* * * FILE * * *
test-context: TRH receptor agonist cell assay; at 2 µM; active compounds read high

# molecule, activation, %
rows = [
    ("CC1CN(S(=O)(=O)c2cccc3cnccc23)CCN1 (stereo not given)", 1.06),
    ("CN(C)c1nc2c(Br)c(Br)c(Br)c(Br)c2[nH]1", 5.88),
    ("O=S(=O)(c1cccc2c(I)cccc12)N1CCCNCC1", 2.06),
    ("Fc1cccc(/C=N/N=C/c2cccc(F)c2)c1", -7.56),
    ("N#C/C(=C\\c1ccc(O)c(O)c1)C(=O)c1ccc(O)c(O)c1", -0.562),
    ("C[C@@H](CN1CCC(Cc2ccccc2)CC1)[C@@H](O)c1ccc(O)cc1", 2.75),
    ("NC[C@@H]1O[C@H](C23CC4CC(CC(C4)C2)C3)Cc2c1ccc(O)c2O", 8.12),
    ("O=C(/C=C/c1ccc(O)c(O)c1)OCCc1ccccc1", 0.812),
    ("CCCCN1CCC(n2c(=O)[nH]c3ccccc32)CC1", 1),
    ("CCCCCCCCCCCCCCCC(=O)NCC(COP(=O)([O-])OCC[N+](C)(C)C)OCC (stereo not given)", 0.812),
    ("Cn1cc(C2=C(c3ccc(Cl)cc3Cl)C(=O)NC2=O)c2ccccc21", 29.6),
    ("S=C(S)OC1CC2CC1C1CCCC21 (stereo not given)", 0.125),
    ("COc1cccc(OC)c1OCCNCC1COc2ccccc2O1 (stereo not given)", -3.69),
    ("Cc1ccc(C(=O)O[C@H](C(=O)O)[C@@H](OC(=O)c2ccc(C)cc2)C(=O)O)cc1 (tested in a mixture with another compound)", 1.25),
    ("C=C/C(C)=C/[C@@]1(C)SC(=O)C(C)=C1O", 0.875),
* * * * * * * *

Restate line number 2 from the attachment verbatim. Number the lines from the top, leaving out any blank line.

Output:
# molecule, activation, %